If your cat is sneezing a lot lately, you might chalk it up to allergies. After all, that is often the case for humans. But allergies are not as likely to be the reason your cat is sneezing. Instead, sneezing could be a sign of another illness. Read on to learn what might be the problem and what you can do about it.
Causes of Allergies in Cats
If your cat is sneezing occasionally, or has only been sneezing for a few hours, it’s possible that he or she is simply having an allergic reaction. Cats are far more likely to react to allergens with a skin reaction than by sneezing, but sometimes allergens do affect cats’ respiratory tracts.
Allergens that can cause cats to sneeze include:
- Pest sprays
If factors involving any of these things have changed recently, it could be the cause of your cat’s sneezing. For example, if you recently lit a candle, or have changed perfume or laundry detergent, your cat could be reacting to that. Pollen could be to blame if the pollen count is elevated in your area. Cat allergies usually only last a day or two. However, if your cat’s sneezing lasts longer than that, you should visit a vet. It could be a sign of other conditions.
The most common cause of sneezing in cats is an upper respiratory infection that can be treated by your veterinarian. Types of infections vary, but the most common infections in cats are feline herpes virus and feline calicivirus.
Feline Herpes Virus
Cats are highly susceptible to this virus, which is passed from cat to cat at animal shelters, kennels, and other facilities in which cats are near one another. Feline herpes is often characterized by red, swollen eyes. While the virus is not communicable to humans, it can be harmful for cats if left untreated. Cats sometimes develop secondary bacterial infections from the virus. If your cat’s eyes become swollen, or if sneezing continues or worsens after a day, it is important to seek treatment at a veterinary clinic as soon as you can.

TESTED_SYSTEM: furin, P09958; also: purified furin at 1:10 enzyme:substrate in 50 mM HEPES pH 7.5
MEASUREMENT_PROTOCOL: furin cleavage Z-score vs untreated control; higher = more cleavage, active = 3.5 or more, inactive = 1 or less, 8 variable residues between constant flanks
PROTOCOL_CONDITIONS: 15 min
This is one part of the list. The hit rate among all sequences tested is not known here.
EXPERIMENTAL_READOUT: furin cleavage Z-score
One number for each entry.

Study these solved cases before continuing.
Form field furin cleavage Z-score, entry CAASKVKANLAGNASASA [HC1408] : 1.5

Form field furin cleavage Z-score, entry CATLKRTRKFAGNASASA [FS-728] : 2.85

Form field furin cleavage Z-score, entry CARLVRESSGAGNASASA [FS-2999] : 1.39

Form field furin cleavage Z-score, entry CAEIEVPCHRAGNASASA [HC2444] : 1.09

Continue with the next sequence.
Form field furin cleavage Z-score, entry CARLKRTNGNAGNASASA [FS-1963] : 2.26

Another common cause of feline sneezing is calicivirus, a virus that causes ulceration in the mouth. Like the herpes virus, calicivirus is a disease that is transmitted easily between cats. If left untreated, calicivirus can infect the respiratory tract, causing pneumonia and other infections. Mouth ulcers caused by the virus can become infected. If your cat is sneezing, check his or her mouth for ulcers and visit your vet immediately if you see them.
Other Health Problems
Sneezing can be an indication of other health problems. As in the conditions above, these health concerns are often accompanied by other symptoms besides sneezing, such as:
- Trouble breathing
- Changes in behavior (such as fatigue)
- Yellow mucus
The Bottom Line
If you see any of the above symptoms, or your cat’s sneezing continues or worsens over a few hours or a day, you should take the precaution and visit your veterinarian to find out the cause. Most medical problems that cause sneezing are treatable, but early detection of possible problems is essential for your cat’s health.